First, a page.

|Soprano Zorana Sadiq gave a glowing performance.|
"Hands Across the Seas," the title of Boston Musica Viva's season finale on Friday, referred to the varied cultural ancestries of the four programmed composers; music director Richard Pittman mused that their only shared trait was that "they're very true to their roots." But each also adopted the polished new-music Esperanto in which the group is so fluent.
Chen Yi's quartet "Qi" echoes Chinese music, but the difficult-to-translate "force" of the title comes in bright modernist torrents. The performance was individually intense (especially cellist Jan Müller-Szeraws) but collectively disconnected, each player seemingly isolated in the Tsai Performance Center's inhospitably flat acoustic.
In Osvaldo Golijov's Holocaust-themed "There is wind and there are ashes in the wind," disjunct, klezmer-shaded clarinet chanting over piano gusts becomes a shrill dance of death, as the players recite portions of an Elie Wiesel lecture; pianist Geoffrey Burleson's understated monotone suited the rhetoric better than clarinetist William Kirkley's tenor twang. Microphone amplification was awkward, but the music-making was sure-footed, attuned to Golijov's solemn theatricality.
William Kraft's 1993 Concerto for Percussion and Chamber Ensemble, a Musica Viva commission, represented the home front: a fife-and-drum tune turns up in various states of avant-garde disassembly, ending high in the piano, marching away into silence. Alternately playful and poignant, the piece engages the ear as much with imaginative color as instrumental display. Dean Anderson was the percussion soloist, controlling his array with efficient dexterity; the five-player ensemble was tight and atmospheric.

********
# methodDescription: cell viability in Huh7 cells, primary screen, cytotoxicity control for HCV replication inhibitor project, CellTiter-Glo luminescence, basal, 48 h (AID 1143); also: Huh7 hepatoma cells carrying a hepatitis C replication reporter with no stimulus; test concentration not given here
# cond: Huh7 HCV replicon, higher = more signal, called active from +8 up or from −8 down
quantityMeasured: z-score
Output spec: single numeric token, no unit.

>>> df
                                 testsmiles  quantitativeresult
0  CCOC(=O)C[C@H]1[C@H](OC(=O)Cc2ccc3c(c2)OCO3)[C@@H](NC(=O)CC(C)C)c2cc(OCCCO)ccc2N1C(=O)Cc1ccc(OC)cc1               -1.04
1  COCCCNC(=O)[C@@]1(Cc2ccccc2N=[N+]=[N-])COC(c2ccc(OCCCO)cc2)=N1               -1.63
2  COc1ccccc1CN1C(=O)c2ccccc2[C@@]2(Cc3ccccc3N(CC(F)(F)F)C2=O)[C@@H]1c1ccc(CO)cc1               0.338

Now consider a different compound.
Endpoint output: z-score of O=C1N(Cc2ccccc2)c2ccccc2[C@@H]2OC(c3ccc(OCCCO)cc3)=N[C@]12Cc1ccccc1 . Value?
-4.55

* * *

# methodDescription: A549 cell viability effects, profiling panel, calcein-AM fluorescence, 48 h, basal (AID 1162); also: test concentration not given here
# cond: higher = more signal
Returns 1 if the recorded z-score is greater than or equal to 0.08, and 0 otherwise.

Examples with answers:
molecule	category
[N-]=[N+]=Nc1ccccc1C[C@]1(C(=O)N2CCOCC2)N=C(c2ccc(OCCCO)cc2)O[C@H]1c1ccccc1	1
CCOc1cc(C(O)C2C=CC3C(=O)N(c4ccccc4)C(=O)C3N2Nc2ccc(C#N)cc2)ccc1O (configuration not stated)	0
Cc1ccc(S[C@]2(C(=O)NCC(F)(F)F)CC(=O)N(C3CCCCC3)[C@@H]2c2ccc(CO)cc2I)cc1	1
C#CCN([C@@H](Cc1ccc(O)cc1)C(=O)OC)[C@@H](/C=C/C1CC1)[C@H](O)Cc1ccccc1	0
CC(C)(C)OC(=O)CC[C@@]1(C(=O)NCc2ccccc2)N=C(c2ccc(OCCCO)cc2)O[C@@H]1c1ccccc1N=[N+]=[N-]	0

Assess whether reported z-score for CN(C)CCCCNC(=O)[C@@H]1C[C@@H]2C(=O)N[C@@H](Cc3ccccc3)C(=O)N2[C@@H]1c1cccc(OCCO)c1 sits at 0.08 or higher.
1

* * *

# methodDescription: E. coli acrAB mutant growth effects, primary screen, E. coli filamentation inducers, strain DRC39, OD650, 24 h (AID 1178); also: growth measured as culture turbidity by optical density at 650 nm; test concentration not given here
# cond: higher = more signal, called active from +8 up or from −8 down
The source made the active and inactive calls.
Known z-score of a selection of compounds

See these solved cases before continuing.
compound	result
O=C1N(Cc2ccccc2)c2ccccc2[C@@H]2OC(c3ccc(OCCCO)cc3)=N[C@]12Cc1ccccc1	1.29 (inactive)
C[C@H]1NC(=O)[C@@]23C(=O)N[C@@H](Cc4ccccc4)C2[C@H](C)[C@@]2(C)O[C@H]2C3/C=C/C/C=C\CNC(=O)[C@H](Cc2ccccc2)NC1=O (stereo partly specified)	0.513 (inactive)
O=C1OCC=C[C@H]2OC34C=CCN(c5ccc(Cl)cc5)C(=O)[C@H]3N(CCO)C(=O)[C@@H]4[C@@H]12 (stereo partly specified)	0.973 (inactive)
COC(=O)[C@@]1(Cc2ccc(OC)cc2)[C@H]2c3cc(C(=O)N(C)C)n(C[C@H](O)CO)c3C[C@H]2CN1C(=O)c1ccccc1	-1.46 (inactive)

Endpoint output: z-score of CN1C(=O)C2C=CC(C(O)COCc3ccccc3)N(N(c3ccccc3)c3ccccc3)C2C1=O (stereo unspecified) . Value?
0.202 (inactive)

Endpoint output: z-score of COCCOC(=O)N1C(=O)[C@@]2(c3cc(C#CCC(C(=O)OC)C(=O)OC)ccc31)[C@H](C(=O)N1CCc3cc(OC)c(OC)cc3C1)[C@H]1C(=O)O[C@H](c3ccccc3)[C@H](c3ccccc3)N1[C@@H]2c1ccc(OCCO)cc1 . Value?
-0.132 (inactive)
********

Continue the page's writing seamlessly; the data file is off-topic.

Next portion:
Shirish Korde's "Songs of Ecstasy," receiving its premiere, weaves mystical poems into an extended cycle with a theatrical element: dancer Wendy Jehlen, combining Southeast Asian and modern elements, was energetic but secondary, gesturally echoing the musical phrasing.
Portentous English settings of the Sufist poet Rabia's "Heaven and Hell" and "Darkness of Night," by the Indian Kabir, were in an expressionist mode, particularly the latter: a soaring, diving operatic vocal line against dense, glinting harmonic masses in the six instruments. For Pakistani poet Faiz Ahmed Faiz's "Chalo phir se muskarayen" ("Never mind, let's smile again," sung in Urdu), the addition of Aditya Kalyanpur's loose and genial tabla pushed the music into more popular territory, a catchy melody nudged appealingly off-balance by a looping accompanying scale. In the finale, "Surrender" - a virtuoso flurry, sung on Indian solfege syllables - Korde at times seemed to be triangulating between Bollywood, New Tango, and the early 20th century's classical vogue for Spanish exoticism.
Though soprano Zorana Sadiq's face was hidden behind a microphone (this amplification was more agreeably unobtrusive), her glowing voice and enthusiastic versatility were in fine counterpoint to the group's exuberant richness. It was the evening's most satisfying performance, both composer and ensemble happy with their hands stylistically full.